In its pursuit of intellectual discovery, The Black Cloud reminds me somewhat of Arthur C. Clarke’s classic novel Rendezvous with Rama. Both books have scientists attempting to understand almost unfathomable phenomena, making flawed guesses along the way and coming to incredible revelations.
Hoyle’s book, however, is much darker. The surprises that come along with a massive object entering the solar system are all unpleasant ones. Hoyle does not shy away from the implications, and millions of people die on Earth in rather matter-of-fact descriptions that are quite chilling. This added a surprising amount of tension to the novel. In it, you see the smartest scientists on the planet more or less helpless to stop global catastrophe.
The latter part of the book is a little less spectacular, in my opinion. As a small spoiler alert, but not a huge one as the plot of the novel is given all over the internet, aliens come into the picture in the final third of the book. Even here, however, the opening of communications with the alien intelligence is grounded in some fascinating physics and really compelling scientific explanation.
Though he doesn’t broach the subject significantly, Hoyle couldn’t resist a small dig at the proponents of the “big bang” late in the novel. The aliens make one off-hand remark that prompts the following response from the human scientists:
McNeil did not understand this remark, but Kingsley and Marlowe exchanged a glance as if to say: “Oh-ho, there we go. That’s one in the eye for the exploding-universe boys.”
As you might expect, a global crisis that threatens all of humanity brings in politicians and, as in many science fiction novels, those politicians manage to make things worse at every turn. The problem is bluntly illustrated early on in a discussion between the Home Secretary of the United Kingdom and the main protagonist of the story, Dr. Kingsley:
When the Home Secretary talked, it was his aim to make those to whom he was talking to react according to some pre-arranged plan. It was irrelevant to him how he succeeded in this, so long as he succeeded. Anything was grist to the mill: flattery, the application of common-sense psychology, social pressure, the feeding of ambition, or even plain threats. For the most part like other administrators he found that arguments containing some deep-rooted emotional appeal, but couched in seemingly logical terms, were usually successful. For strict logic he had no use whatsoever. To Kingsley on the other hand strict logic was everything, or nearly everything.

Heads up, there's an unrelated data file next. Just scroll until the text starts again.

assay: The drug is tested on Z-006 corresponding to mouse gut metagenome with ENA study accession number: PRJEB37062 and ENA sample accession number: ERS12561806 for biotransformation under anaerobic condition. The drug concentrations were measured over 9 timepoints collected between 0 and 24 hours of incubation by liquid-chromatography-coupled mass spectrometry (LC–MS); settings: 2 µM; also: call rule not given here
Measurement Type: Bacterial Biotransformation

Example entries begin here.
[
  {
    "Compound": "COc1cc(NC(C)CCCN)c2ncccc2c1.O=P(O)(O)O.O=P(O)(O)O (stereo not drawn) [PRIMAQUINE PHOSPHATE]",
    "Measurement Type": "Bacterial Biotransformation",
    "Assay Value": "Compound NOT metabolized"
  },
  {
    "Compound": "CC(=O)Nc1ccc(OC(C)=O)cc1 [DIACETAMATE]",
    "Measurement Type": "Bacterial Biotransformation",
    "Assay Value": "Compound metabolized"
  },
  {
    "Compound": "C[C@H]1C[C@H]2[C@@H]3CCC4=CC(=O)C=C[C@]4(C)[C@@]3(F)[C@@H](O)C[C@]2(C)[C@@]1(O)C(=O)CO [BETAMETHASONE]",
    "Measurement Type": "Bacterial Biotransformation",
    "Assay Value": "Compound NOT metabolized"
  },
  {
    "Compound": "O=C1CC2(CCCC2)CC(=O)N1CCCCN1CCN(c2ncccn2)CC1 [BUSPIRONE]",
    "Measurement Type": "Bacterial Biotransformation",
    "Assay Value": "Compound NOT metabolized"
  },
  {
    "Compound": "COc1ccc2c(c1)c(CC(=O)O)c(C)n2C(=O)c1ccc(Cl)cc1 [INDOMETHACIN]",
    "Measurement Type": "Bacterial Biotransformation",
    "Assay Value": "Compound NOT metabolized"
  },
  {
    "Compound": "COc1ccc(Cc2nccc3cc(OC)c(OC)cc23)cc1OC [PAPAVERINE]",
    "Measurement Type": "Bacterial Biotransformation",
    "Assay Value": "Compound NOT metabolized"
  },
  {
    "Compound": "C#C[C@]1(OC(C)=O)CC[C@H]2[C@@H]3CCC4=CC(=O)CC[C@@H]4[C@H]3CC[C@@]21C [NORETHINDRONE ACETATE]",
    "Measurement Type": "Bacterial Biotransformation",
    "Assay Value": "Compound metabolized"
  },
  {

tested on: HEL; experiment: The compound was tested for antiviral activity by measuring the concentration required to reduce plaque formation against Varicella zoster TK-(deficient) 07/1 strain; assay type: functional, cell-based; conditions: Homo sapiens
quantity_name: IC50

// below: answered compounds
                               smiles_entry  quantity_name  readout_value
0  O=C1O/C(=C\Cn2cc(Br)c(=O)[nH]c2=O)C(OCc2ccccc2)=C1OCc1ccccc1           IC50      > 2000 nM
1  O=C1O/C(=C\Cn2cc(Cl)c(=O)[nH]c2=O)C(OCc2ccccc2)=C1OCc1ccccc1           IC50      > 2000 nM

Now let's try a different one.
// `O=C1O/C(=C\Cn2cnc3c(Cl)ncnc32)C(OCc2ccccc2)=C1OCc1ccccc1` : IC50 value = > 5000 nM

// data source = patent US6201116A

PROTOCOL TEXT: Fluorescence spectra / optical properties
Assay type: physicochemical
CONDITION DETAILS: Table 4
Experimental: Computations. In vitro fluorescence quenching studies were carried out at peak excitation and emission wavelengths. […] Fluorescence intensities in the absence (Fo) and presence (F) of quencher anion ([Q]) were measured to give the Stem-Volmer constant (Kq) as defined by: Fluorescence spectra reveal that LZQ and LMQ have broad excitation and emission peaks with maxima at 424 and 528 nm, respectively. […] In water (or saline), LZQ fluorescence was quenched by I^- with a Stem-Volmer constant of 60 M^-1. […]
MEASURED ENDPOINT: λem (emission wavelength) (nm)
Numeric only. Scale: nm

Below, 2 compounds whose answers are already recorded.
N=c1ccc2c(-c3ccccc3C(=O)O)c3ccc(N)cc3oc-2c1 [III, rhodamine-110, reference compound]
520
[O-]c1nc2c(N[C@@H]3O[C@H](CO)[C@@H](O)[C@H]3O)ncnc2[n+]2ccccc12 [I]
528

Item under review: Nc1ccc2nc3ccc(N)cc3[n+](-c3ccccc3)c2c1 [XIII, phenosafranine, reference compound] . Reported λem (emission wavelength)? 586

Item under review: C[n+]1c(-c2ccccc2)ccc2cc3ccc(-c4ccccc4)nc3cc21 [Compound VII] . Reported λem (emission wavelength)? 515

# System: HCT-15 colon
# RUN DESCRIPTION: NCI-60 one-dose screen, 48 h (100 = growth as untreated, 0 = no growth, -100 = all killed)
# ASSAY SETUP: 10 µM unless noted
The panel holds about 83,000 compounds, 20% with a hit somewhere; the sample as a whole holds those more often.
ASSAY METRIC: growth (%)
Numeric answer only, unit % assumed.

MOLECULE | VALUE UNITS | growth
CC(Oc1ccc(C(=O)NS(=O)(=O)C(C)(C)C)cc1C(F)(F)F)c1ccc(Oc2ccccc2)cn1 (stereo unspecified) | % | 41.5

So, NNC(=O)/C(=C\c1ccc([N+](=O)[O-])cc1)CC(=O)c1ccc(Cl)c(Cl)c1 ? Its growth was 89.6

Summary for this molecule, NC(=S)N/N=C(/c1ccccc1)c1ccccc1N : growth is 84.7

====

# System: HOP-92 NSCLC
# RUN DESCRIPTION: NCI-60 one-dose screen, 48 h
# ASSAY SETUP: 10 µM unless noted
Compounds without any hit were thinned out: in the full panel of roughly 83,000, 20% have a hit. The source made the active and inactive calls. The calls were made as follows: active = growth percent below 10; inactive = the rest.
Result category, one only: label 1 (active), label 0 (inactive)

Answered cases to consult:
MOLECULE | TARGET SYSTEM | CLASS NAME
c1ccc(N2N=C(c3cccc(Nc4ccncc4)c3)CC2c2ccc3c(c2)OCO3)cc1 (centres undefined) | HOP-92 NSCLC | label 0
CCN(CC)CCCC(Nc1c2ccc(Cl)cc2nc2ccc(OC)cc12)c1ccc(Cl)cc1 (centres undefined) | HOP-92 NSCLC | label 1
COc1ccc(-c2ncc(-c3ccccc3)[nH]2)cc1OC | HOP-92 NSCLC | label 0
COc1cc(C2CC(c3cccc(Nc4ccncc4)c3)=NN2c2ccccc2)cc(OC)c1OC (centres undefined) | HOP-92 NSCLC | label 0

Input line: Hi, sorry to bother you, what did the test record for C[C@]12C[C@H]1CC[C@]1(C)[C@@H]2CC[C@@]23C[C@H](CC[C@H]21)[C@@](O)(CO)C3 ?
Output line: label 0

Kingsley, in fact, takes active steps early in the novel to not only minimize the damage the politicians can cause, but to also secure his research lab a pivotal political role in the society to grow in the aftermath of the cloud.
This idea — that scientists can govern the world much better than the politicians — runs through many of these early scientist science fiction novels, and I find it quite fascinating. The same attitude can be found in The Man Who Rocked the Earth, in which a scientist threatens the world with destruction if peace is not achieved, and in His Wisdom the Defender, in which a scientist unilaterally disarms the armies of the Earth. It seems that many scientists of that era had internalized Plato’s vision of a “Philosopher King” that would be wise enough to rule with absolute power. I suspect that one can also see this attitude in the scientists who built the first atomic bombs and their naive belief that such weapons would lead to a permanent world peace.
Hoyle’s novel is currently out of print, though I have already noted that a new edition will be published in 2015 by Valancourt Books (I will blog about it when it is released). In the meantime, of course, used copies are available. Being fond of pretty books, I ordered a lovely leather bound 1986 collector’s edition published by Eaton Books, as shown below.
In summary: The Black Cloud is a fascinating science fiction novel, and one that gives a very accurate portrayal of how real scientists do their work. Though I found the characters to be a bit lacking, the book is a wealth of scientific ideas, and a fascinating and compelling story.